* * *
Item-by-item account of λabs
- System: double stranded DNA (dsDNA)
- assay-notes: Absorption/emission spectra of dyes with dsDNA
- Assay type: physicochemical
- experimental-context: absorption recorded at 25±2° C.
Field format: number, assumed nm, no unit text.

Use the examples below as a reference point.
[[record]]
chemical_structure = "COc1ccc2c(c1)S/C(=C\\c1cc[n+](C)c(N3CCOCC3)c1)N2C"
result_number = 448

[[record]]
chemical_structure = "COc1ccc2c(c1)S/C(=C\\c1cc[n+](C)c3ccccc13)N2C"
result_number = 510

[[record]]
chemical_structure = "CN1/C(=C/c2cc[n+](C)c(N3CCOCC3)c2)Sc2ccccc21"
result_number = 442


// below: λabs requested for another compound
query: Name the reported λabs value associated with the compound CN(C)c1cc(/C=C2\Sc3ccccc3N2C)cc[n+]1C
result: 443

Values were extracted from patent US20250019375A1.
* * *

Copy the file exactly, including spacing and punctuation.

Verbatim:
Item-by-item account of λabs
- System: double stranded DNA (dsDNA)
- assay-notes: Absorption/emission spectra of dyes with dsDNA
- Assay type: physicochemical
- experimental-context: absorption recorded at 25±2° C.
Field format: number, assumed nm, no unit text.

Use the examples below as a reference point.
[[record]]
chemical_structure = "COc1ccc2c(c1)S/C(=C\\c1cc[n+](C)c(N3CCOCC3)c1)N2C"
result_number = 448

[[record]]
chemical_structure = "COc1ccc2c(c1)S/C(=C\\c1cc[n+](C)c3ccccc13)N2C"
result_number = 510

[[record]]
chemical_structure = "CN1/C(=C/c2cc[n+](C)c(N3CCOCC3)c2)Sc2ccccc21"
result_number = 442


// below: λabs requested for another compound
query: Name the reported λabs value associated with the compound CN(C)c1cc(/C=C2\Sc3ccccc3N2C)cc[n+]1C
result: 443

Values were extracted from patent US20250019375A1.